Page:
With Kerry Wood on the mend I’m not certain how long Guzman’s stay will be. A successful start on Wednesday could go along way in determining the length. Long term I think he fits into the back of the Cubs rotation for a couple of years, and has the makings of a good major league pitcher, if not an excellent one.

Howie Kendrick (Angels) gets promoted to the majors after lighting up the Triple-A Pacific Coast League in April with a .386/.403/.586 performance , 13 RBI in 16 games.
He is the best second base prospect without question, but I’m not sure of his role with Adam Kennedy hitting well at present. I think he’s ready for the majors but don’t see him being anything more than a platoon player with the current Angels’ roster. It seems the Macier Izturis hamstring injury might be a long one, and I don’t think it’s in anyone’s best interest to have the 22-year-old Kendrick sitting and not getting regular at-bats somewhere.

Minor Annoyance
I continue to harp on Internet baseball analysis in the area of statistical evaluations. Today’s rant is again on plate discipline and the strikeout-to-walk ratio. The K/BB ratio is directly related to the issue of plate discipline but is one measure and not the most important one; a result of, not the actual means of measurement.  The true measure of plate discipline is in the pitches per plate appearance. The notion of plate discipline is not simply to take a lot of pitches looking for a walk, but rather to take pitches waiting for the pitch to hit. The old school truism –- waiting on a pitch you can drive — reveals itself in new age stat analysis. The more pitches taken increases the likelihood of a mistake pitch coming your way. Statistics 101 — the probability calculations.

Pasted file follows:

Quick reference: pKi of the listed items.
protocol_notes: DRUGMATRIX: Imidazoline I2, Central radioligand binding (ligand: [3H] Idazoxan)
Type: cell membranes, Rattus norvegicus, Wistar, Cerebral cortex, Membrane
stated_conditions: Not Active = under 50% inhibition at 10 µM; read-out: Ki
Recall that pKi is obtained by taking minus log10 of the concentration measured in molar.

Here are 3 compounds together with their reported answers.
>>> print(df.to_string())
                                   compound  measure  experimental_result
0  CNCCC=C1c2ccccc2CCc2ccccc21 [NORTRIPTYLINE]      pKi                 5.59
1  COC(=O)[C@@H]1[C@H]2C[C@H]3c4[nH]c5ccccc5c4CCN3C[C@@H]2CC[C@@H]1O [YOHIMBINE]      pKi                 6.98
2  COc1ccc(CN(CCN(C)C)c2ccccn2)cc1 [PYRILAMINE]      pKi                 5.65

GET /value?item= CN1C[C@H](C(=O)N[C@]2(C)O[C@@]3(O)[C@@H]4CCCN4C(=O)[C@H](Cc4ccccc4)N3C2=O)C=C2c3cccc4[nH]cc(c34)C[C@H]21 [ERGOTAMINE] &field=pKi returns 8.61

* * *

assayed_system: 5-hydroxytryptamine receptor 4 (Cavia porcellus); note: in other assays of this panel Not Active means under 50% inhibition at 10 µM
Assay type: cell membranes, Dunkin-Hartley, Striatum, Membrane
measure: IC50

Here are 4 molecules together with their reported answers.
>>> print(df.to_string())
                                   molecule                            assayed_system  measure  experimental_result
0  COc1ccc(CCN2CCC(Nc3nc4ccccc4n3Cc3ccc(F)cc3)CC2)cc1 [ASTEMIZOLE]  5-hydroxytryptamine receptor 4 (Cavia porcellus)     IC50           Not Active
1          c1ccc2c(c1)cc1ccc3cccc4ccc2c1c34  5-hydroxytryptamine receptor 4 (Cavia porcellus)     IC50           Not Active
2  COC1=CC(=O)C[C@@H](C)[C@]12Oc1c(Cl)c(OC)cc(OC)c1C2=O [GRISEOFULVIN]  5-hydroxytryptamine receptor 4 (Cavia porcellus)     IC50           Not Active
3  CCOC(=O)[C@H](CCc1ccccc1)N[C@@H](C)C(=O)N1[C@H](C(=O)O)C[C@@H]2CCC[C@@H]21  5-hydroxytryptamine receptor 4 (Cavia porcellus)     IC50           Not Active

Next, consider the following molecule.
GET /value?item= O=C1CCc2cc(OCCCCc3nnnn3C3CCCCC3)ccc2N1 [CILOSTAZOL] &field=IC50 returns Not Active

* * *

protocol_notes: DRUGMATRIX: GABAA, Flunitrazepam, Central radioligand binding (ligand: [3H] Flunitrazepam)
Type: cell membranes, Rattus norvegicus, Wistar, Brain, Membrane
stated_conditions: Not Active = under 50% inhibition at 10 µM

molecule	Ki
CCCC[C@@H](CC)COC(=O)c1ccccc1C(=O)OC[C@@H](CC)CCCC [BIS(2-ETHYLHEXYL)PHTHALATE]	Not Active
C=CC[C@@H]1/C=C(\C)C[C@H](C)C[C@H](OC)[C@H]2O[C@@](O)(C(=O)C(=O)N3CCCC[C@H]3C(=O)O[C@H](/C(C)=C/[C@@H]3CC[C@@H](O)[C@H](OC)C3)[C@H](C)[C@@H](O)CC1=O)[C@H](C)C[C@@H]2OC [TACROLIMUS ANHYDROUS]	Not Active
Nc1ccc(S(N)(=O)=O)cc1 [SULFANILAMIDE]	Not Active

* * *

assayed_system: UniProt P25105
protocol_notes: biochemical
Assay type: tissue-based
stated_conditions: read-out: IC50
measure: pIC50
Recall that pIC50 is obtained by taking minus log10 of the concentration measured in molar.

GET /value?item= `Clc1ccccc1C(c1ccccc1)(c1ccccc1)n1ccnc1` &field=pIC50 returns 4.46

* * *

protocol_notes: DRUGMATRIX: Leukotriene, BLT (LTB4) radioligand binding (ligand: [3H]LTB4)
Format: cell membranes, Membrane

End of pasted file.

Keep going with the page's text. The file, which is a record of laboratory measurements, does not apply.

A low walk rate combined with a high strikeout rate and a high volume of pitches taken does not infer a lack of discipline. It can mean a host of things including just being an example of who is hitting around you. More often than not it’s a symptom of aggression in power hitters, a stereotypical example of young sluggers with strong plate discipline skills. The walk totals rise for these types with more experience. Also of note is the aging power hitter who has begun to lose reaction time. He starts to take more pitches, knowing what he can get to and what he can’t, but generally this leads to a greater number of walks and strikeouts. It’s a decent stat for determining when a player has begun the inevitable age-slide.   
There should be a basic stat-skill test for writers posing as analysts. Stop condemning players and making dispersions based on things you know nothing of. Not only would it help address the accountability/responsibility issue, but also my heart rate would remain stable and my quickly escaping hairline might last another season.